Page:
For me, It wasn't the content of the episode, or how it was portrayed, but how it was concluded. I think it is important for shows to address hot button issues and I have no problem with a TV program ripping stories from the headlines. However, if you are going to do an episode about a school shooting, especially when it is such a tragic reality, than you need to make it real. You don't do a whole emotional episode and then go, "oh never mind, it was just an accident, its all okay...". You don't put the blame on a scared mentally challenged girl because you don't want to kill off any of your characters. Much like their "don't text & drive episode" which left Quinn in a wheel chair and then 3 episodes later, she was totally fine and is now at Yale banging her professor, Glee likes to tie things up with a nice bow at the end, and that is not what should happen in an episode like this. You just don't do that. You don't do an episode on school shootings, unless you are really going to do it because in reality, there's no accident, there's no happy ending with a song b/c no one got hurt. In reality, there are dead children, horrified teachers and mourning parents. I love Glee, but as much drama as it has, the bottom line is, Glee is a comedy and school shootings are not funny.

nonmember avatar Michael

I don't think, based on the history of what GLEE has done, that the producers or writers did this in order to simply boost ratings. I think they did it to raise awareness. Yes, they probably should have told people in affected areas, hey, we're doing this, however, when I watched it, I knew it was going to be a school shooting episode. "Shooting Star" plus "kids undergo tragegy" said it all.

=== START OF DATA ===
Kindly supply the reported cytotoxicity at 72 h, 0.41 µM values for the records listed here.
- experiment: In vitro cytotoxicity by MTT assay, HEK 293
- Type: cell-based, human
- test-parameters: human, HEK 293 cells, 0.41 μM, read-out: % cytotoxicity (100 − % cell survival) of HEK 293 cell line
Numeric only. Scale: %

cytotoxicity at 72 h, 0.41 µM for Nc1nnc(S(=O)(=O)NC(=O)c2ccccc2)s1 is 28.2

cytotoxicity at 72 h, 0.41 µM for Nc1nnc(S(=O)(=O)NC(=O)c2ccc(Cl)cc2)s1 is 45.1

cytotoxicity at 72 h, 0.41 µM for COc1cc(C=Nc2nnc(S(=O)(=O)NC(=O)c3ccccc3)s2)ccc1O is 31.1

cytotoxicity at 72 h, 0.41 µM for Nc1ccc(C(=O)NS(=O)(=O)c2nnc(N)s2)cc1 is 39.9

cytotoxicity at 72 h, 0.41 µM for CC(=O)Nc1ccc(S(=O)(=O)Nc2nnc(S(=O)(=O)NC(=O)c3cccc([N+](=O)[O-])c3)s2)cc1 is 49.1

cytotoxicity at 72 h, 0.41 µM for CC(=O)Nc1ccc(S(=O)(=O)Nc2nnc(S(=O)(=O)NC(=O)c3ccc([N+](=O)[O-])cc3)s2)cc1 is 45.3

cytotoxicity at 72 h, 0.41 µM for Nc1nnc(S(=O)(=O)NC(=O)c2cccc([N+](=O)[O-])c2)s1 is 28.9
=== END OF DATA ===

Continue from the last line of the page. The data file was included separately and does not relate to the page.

2many... 2manydiapers

Um... there were shootings before Newton. Sadly there will more than likely be shootings after.

Hell Degrassi back in the day had a 3 episode school shooting.

School shootings are a real thing, not some one time event.

I don't watch Glee so I did not see this, but I don't get it. If you don't like it change the channel.

dirty... dirtyhippiemama

Glee is garbage anyway but it's still crap.

Daniel Montiel

"violated"? They took a national issue and raised awareness of it - they do not owe any one particular set of victims a notification warning before they do so.
No, they didn't drop the ball. No, they didn't owe you a heads up.
If anything, you owe other school shooting victims and their families an apology for acting like you own the issue.

dirty... dirtyhippiemama

Still crap they aired that with no head up is what I meant.

Rebecca Peterson

I agree with 2manydiapers. One Tree Hill, and Degrassi both had school shootings, and One Tree Hill, kept in the story line for seasons after.

Reality says, there are mass shootings, not just Sandy Hook. Columbine, Virginia Tech, oh, and the shooter at Ft. Hood, the theater in Colorado.

It's a TV show. Use the remote and change the channel.

nonmember avatar Megan

I got a heads up about a "tragic event" online a and went looking for spoilers. Having family and friends at Santana, I am glad I did. I was able to warn my sister ahead of time that she might want to skip this episode. Though it has been 12 years, the images still affect all of us and with every new shooting, the scab keeps getting picked at. I understand why they did this episode and appreciate that they try to address all issues affecting our teens these days, it was a very hard pill to swallow.